Now is also a great time to cut back herbaceous perennials close to the soil. Examples of these plants include hollyhock, butterfly weed, hosta, and black-eyed Susan.
Also, make sure to rinse and remove any dry, clotted dirt and plant material from cages, trellises, drip hoses or irrigation systems before storing them for the winter.
Till Depth Do Us Part
After all areas of the garden are cleaned up, it is time to till the remaining soil under to a depth of at least 6 inches. This task can be done with a gasoline-powered tiller or a garden digger. Garden diggers can keep soil loose up to 15 inches deep, and they are fairly easy to use. Turning soil under helps suffocate and bury pesky diseases such as the fungal root rots caused by Pythium, Phytophthora, Sclerotium and Rhizoctonia. Most fungal root rots can survive many years in the soil due to the formation of resistant structures that can withstand the heat of the summer in the South as well as cold soil temperatures during the winter.
Incorporate organic matter for rich, healthy soil.
Photo by Holly Thornton
Bag discarded plant materials and place it in the trash or, if permitted, burn the materials in a burn barrel. Photo by Holly Thornton
After the soil has been turned, add 3 to 4 inches of organic matter, such as shredded leaves or well-composted manure, to the soil and rake evenly, incorporating this material into the existing soil. This method will provide a nice medium for your plants the following year. Note: There are many “tricks of the trade” suggesting what to add in the form of organic matter, but stick with what works best for your particular garden or bed.
Now that your beds are ready to lay dormant until the spring, discard all the accumulated spent plant material. Bag these materials and have your trash service collect it. Materials can also be incinerated in a burn barrel if permitted in your particular area. In terms of composting the remaining materials, I would use caution and discard most of it as trash. Although composting does reach temperatures that will kill most insects and disease organisms (120ºF if done properly), many of the persistent root rots and other fungi are capable of surviving extreme environmental conditions and may still be present when you use the compost the following spring.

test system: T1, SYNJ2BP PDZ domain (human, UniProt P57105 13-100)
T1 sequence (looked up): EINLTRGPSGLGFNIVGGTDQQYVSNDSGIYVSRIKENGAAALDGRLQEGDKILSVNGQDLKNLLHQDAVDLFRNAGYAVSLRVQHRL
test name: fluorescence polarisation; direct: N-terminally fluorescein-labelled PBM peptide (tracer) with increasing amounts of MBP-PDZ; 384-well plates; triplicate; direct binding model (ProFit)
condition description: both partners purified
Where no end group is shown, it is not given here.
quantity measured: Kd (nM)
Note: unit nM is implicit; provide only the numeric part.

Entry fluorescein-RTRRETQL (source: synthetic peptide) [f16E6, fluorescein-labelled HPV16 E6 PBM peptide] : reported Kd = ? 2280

The results of your fall cleanup will be seen in spring when plants and flowers begin to flourish.
Photo by Holly Thornton
Keep in mind that most plant diseases occur because we give them the opportunity to infect, weaken and sometimes kill our beloved plants. If we maintain healthy, vibrant plants by providing adequate growing conditions such as fertilization, water and care, we can avoid some of the more common diseases that can and do occur in our gardens and landscapes. Lastly, don’t forget that it is rare to find a disease-free yard, no matter what precautions you take! We have to reprogram our minds to tolerate some damage from disease organisms.
From State-by-State Gardening September 2007. Photos by Holly Thornton and ©iStockphoto.com/duaneellison.